I also thought about my encounters with the Swiss guard and how good they are at their job.  I was in St. Peter's with a group of about 50 kids.  It was getting late and St. Peter's was getting ready to be closed and locked.  There was no announcement of last call to pray.  I noticed as people left, the guard just stood by the people that remained, not interfering in what they were doing or trying to usher them out.  They didn't even speak.  They just stood by and as people got up and moved, the guard moved with them and slowly but surely each person was guided out of the church and each person was made to feel as if they had the control to stay or leave, which I think ultimately they did.  I am sure they never would have been asked to leave.  They did leave and left under their own terms because of the gentle manner the Swiss guard had about them.  It was quite something to watch.

Monday, May 7, 2012

The quality of a man

Someone posed the question of how is it possible to be a servant king to your wife, I found this on-line and thought...hmmm...yes, this is it exactly.  I wonder if there are men out there who on being presented with this list would say, yes, I want to have all those characteristics for you and how many would be immediately scared away.

1. Integrity – Integrity is more than being honest. It’s a lifestyle set on striving towards moral excellence. Real men say what they mean and mean what they say. They are the same person whether or not others are watching. They are trustworthy, dependable, and unwavering.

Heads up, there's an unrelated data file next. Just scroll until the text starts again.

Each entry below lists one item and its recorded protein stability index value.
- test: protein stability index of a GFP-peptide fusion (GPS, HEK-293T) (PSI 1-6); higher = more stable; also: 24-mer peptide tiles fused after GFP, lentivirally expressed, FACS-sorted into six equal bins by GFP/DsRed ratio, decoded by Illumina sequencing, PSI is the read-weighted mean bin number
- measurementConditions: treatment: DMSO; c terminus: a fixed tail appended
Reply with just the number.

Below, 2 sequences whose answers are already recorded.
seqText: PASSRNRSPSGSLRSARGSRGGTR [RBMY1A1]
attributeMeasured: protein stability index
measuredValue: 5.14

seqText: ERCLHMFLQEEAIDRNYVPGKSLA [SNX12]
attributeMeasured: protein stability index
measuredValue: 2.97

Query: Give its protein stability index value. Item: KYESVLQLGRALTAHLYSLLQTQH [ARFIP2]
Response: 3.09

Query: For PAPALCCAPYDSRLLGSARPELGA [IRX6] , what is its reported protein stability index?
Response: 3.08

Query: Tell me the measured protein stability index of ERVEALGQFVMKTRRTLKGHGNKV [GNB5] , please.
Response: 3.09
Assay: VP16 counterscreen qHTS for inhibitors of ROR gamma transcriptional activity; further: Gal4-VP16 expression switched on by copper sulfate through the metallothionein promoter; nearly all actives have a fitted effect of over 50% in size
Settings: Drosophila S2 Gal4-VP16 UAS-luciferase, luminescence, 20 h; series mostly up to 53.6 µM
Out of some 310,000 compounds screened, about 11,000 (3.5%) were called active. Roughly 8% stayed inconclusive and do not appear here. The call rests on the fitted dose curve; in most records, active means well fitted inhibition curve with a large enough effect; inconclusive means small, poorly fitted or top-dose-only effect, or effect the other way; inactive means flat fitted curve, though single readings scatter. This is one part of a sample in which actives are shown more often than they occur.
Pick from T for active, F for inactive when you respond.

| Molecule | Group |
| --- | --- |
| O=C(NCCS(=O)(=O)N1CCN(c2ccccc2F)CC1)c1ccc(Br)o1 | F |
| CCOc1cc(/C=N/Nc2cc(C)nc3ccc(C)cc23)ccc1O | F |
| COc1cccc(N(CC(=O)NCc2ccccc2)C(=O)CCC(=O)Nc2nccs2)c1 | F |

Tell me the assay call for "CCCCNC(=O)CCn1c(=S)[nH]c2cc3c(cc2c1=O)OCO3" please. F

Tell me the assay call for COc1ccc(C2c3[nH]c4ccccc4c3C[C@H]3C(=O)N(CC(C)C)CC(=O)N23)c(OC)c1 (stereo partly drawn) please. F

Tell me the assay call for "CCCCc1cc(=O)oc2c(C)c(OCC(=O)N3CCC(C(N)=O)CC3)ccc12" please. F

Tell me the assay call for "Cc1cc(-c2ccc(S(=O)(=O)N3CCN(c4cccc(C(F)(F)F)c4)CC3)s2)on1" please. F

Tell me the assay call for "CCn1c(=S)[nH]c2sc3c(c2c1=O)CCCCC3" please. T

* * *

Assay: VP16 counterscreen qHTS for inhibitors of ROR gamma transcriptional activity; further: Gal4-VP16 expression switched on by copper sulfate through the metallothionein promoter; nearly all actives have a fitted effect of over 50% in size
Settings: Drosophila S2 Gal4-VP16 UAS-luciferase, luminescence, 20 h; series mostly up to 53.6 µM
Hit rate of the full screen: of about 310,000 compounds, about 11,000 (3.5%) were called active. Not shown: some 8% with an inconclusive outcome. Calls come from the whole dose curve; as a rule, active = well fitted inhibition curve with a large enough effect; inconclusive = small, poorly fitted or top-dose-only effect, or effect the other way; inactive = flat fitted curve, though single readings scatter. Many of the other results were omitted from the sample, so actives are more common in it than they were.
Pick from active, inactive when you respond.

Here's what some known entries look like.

2. Compassion – Compassion is sympathetic
consciousness of others’ distress together with a desire to alleviate
it. In other words, you feel compelled to help someone who is hurting.
Men aren’t often viewed as being compassionate, but it is a trait that
helps us to become more connected to the people around us. Real men turn their compassion into service and work to make the world a better place.

3. Confidence – Real men are confident. Many
people confuse confidence with arrogance and self-centeredness. Real men know the difference. Confidence is about being self-assured and
self-aware. Confident men have faith in their abilities and knowledge.
They don’t need to tear others down in order to build themselves up.
They earn people’s trust with their radiant, inner strength. When a they walk into the room, everyone takes notice.

4. Self-control – Hardly a day goes by without a news
report about some high-profile man who has been destroyed by sex, money, and/or drugs. Too many men lack self-control, but it is the foundation
of a virtuous life. Self-control starts with focus and ridding yourself
of distractions. Doing this isn’t easy because temptations lurk around
every corner. Real men are able to tame their desires and channel that energy into positive pursuits.

5. Perseverance – Perseverance is the product of
self-control. It is courageous resistance against difficult
circumstances. Perseverance is only developed through trials. Real men endure the trials and emerge stronger. They never give up.

6. Bravery – Bravery is the courage to do what is
right regardless of the circumstances. Nothing is ever accomplished with an attitude of passivity. Real men stand up in the face of adversity.

7. Humility – Today’s breed of young men loves to let
everyone know how much swagger they have. They thump their chests and
proclaim to the world, “I’m a Big Deal. Look at me!” Real men understand the value of being humble and letting someone else's light shine. They realize that humility is more endearing than self-importance.
Humility indicates that you are ridding yourself of the poison of
self-centeredness. Besides, humility softens the blow when someone
knocks you off your pedestal.

Sunday, May 6, 2012


There is something incredibly sexy about a man seeing past your defenses and breaking them down.  I loved this poem from a song I am performing with the choir I belong to (all women actually):

He was full of tenderness;
She was very hard.
And as much as she tried to stay thus,
Simply, and with no good reason,
Her took her into himself,
And set her down
in the softest, softest place.